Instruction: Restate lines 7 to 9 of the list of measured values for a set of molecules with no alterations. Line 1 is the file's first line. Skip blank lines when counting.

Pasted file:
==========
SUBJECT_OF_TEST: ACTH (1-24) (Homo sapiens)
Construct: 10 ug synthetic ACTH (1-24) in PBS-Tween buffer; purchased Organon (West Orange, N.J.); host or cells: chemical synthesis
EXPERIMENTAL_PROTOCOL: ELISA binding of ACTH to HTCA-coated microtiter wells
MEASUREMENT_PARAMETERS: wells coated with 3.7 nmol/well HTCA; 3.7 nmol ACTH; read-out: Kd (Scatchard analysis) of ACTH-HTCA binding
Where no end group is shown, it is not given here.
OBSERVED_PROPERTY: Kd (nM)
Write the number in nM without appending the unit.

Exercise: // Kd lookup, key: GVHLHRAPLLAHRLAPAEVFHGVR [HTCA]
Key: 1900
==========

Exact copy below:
Write the number in nM without appending the unit.

Exercise: // Kd lookup, key: GVHLHRAPLLAHRLAPAEVFHGVR [HTCA]
Key: 1900